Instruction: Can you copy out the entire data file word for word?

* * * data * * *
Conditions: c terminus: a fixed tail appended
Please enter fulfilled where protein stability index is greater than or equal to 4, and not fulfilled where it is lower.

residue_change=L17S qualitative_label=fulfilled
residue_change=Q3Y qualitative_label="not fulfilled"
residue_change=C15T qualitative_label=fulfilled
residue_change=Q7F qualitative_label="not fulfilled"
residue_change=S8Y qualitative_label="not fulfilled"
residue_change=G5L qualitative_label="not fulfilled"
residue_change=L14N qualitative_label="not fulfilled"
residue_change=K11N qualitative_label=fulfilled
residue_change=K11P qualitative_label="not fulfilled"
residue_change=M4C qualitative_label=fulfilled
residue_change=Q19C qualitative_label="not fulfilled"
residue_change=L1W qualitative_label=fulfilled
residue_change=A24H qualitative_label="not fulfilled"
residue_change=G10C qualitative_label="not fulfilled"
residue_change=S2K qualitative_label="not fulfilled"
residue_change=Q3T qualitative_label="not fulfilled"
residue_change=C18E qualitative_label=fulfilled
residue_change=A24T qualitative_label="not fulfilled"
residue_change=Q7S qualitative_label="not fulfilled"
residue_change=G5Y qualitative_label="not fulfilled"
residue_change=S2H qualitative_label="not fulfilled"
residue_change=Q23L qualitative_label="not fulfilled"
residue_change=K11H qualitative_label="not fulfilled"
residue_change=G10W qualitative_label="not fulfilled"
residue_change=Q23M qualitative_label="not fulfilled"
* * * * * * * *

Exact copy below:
Conditions: c terminus: a fixed tail appended
Please enter fulfilled where protein stability index is greater than or equal to 4, and not fulfilled where it is lower.

residue_change=L17S qualitative_label=fulfilled
residue_change=Q3Y qualitative_label="not fulfilled"
residue_change=C15T qualitative_label=fulfilled
residue_change=Q7F qualitative_label="not fulfilled"
residue_change=S8Y qualitative_label="not fulfilled"
residue_change=G5L qualitative_label="not fulfilled"
residue_change=L14N qualitative_label="not fulfilled"
residue_change=K11N qualitative_label=fulfilled
residue_change=K11P qualitative_label="not fulfilled"
residue_change=M4C qualitative_label=fulfilled
residue_change=Q19C qualitative_label="not fulfilled"
residue_change=L1W qualitative_label=fulfilled
residue_change=A24H qualitative_label="not fulfilled"
residue_change=G10C qualitative_label="not fulfilled"
residue_change=S2K qualitative_label="not fulfilled"
residue_change=Q3T qualitative_label="not fulfilled"
residue_change=C18E qualitative_label=fulfilled
residue_change=A24T qualitative_label="not fulfilled"
residue_change=Q7S qualitative_label="not fulfilled"
residue_change=G5Y qualitative_label="not fulfilled"
residue_change=S2H qualitative_label="not fulfilled"
residue_change=Q23L qualitative_label="not fulfilled"
residue_change=K11H qualitative_label="not fulfilled"
residue_change=G10W qualitative_label="not fulfilled"
residue_change=Q23M qualitative_label="not fulfilled"